Another May Bank Holiday weekend means another Slam Dunk Festival, and now with over ten years in the game under their belt, it’s safe to say they’ve got this pretty much locked down now, securing Enter Shikari as their main stage headliners whilst they celebrate the tenth anniversary of their debut full-length album, ‘Take To The Skies’.
Despite the tragic events that took place just a few days prior at the Manchester Arena, Slam Dunkers still come out to the North site in the city centre of Leeds in full force to see their favourite bands at the 2017 festivities, and come together through the unifying strength of music.
Lizzy Farrall  opens up the festival from the Uprawr stage, supported by two guitarists. Her performance is possibly one of the best the festival will see all day. While she may be opening a small stage, the room is packed to see her beautifully soulful performance; her vocal capabilities could quite easily put many of the other vocalists of the day to shame. Farrall has a big future in the music industry ahead of her.
Over on the Rock Sound Breakout stage, Welsh outfit Casey  bring to the plate their blend of melody and heaviness and, by the end of the first song, the area must be nearing capacity. From the start of their set to the end, Casey absolutely nail each song, both instrumentally and vocally. That being said, the crowd’s reaction, whilst large in volume, is sadly rather stale and stagnant.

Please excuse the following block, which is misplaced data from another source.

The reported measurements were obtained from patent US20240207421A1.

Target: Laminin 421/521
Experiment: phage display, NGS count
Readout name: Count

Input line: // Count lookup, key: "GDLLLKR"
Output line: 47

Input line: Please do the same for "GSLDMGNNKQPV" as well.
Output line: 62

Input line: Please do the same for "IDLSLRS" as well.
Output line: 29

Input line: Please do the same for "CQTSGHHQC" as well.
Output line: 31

The crowd clears out rather quickly, yet when Vukovi  take to the stage, the place packs up once again. The band’s sound is a bit flat at times, with the drums being the highest part of the mix at one point, with the bass being inaudible at times. However, midway through the set the mix evens out and the Vukovi sound fantastic. A superb rendition of ‘Animal’ comes into play, with the crowd joining in on the cheerleader style chant “A-N-I-M-A-L” – they even bring some handy flash cards to help out. Finishing on ‘Boy George’ nails down another superb performance, and, as vocalist Janine Shilstone leaves the stage, the rest of the band create a heavy metallic outro.
Storming onto the Impericon stage comes Ice Nine Kills . While many bands in the metalcore genre may be indistinguishable from their peers, INK put their all into this performance, and it conveys into a solid performance. The crowd is slightly spaced out, yet the room is rather full for the band and the reaction isn’t manifested physically, but people seem to rather enjoy the set. Vocalist Spencer Charnas‘ attempts to create a wall of death aren’t really noted, and when the floor opens up for a pit, there’s next to no one actually making use of the space. While many metalcore vocalists tend to struggle switching between clean to heavy vocals and vice versa, especially on new single ‘Enjoy Your Stay’, Charnas defies this pattern.
Turnover  offer probably the most relaxed set of the day, as they play just across the road on the Signature Brew stage. A light and melodic band with the vast majority of their set coming from the band’s latest full-length release, ‘Peripheral Vision’, they’re miles away from some of the bands in sound at the festival, even on the same stage as them. However, they’re more than well received and give a solid performance.